If all of literature were one big mansion, and novels and characters comprised its residents and furniture, George Bergeron would be its welcome mat. He would let people walk all over him, and probably be upset if they didn't pause on top of him to scrape the poop off their shoes on their way in.
George Bergeron leads a pretty sad existence. We're not sure what his job is, but it can't require physical labor, due to all the weights he has to wear, or mental labor, due to the ear-piercing radio implanted in his ear. He is definitely not handi-capable. Can you really blame him for wanting to just sit on the couch and watch TV with his wife while all his freedoms get slowly chipped away into nothingness?
His wife, Hazel, isn't exactly a revolutionary either, but at least she sometimes thinks about how society might be different. But George won't have any of it. Case(s) in point:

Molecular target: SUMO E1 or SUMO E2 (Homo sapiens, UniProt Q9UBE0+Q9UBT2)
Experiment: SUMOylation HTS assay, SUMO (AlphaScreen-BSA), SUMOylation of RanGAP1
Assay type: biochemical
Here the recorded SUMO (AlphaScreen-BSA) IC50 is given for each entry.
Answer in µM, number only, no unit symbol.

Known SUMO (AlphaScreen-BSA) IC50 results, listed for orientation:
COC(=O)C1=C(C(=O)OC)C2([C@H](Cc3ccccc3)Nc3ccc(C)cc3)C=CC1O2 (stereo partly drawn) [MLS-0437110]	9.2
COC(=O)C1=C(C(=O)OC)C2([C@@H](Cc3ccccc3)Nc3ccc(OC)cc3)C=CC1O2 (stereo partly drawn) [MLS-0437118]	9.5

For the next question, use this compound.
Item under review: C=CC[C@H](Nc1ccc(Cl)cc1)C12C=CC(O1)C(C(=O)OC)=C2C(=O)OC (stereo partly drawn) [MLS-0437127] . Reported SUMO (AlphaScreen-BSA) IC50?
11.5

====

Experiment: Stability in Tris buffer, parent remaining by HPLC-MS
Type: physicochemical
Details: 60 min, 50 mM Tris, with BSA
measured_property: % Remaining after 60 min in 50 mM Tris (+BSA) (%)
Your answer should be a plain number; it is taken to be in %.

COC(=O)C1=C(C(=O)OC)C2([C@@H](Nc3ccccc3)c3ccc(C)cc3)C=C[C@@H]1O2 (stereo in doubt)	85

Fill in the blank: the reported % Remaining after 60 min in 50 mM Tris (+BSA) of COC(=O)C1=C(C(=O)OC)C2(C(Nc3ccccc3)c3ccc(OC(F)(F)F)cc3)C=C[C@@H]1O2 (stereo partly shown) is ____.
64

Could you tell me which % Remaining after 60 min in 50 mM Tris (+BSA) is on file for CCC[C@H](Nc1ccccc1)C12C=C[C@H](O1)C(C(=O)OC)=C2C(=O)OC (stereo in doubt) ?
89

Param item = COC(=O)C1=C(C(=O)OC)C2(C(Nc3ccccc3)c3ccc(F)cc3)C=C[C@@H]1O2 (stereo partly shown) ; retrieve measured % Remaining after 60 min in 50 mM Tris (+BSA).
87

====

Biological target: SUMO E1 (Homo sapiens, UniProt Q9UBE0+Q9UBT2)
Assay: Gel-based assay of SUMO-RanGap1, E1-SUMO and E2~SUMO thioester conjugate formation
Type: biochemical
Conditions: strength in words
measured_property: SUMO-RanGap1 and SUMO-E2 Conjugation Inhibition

When Hazel suggests chimes on Sunday as a relaxing break from the sirens in his ears, George's first response is that they wouldn't be harsh enough. And then, when she suggests that George relieve some of his burden by resting his weights, he totally refuses.
The positive spin is that George doesn't seem to think anything good would come of bending the rules. The negative spin? He's so whipped by his government that he wouldn't even take a reprieve if it were offered. He's had his rights trampled on, and he submits to it. (Maybe something to think about next time you're taking off your shoes at an airport.)
Well, we're not totally sure. The thing about George is that he could represent almost anyone:
Whoever George is, he is not someone you want to be.George Bergeron's Timeline